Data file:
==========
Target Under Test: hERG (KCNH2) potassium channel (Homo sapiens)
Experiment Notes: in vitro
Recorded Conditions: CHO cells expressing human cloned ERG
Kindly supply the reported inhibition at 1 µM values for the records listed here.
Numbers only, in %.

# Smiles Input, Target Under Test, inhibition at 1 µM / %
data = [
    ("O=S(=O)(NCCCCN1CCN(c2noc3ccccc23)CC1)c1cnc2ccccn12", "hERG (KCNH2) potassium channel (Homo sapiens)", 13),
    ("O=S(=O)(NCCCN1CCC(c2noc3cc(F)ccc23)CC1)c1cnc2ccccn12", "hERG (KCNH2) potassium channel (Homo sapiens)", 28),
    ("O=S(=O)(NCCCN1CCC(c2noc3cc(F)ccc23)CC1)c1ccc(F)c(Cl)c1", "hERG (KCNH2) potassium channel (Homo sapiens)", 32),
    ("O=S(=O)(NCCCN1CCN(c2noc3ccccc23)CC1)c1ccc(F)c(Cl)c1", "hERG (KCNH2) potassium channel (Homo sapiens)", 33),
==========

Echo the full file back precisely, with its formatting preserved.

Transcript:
Target Under Test: hERG (KCNH2) potassium channel (Homo sapiens)
Experiment Notes: in vitro
Recorded Conditions: CHO cells expressing human cloned ERG
Kindly supply the reported inhibition at 1 µM values for the records listed here.
Numbers only, in %.

# Smiles Input, Target Under Test, inhibition at 1 µM / %
data = [
    ("O=S(=O)(NCCCCN1CCN(c2noc3ccccc23)CC1)c1cnc2ccccn12", "hERG (KCNH2) potassium channel (Homo sapiens)", 13),
    ("O=S(=O)(NCCCN1CCC(c2noc3cc(F)ccc23)CC1)c1cnc2ccccn12", "hERG (KCNH2) potassium channel (Homo sapiens)", 28),
    ("O=S(=O)(NCCCN1CCC(c2noc3cc(F)ccc23)CC1)c1ccc(F)c(Cl)c1", "hERG (KCNH2) potassium channel (Homo sapiens)", 32),
    ("O=S(=O)(NCCCN1CCN(c2noc3ccccc23)CC1)c1ccc(F)c(Cl)c1", "hERG (KCNH2) potassium channel (Homo sapiens)", 33),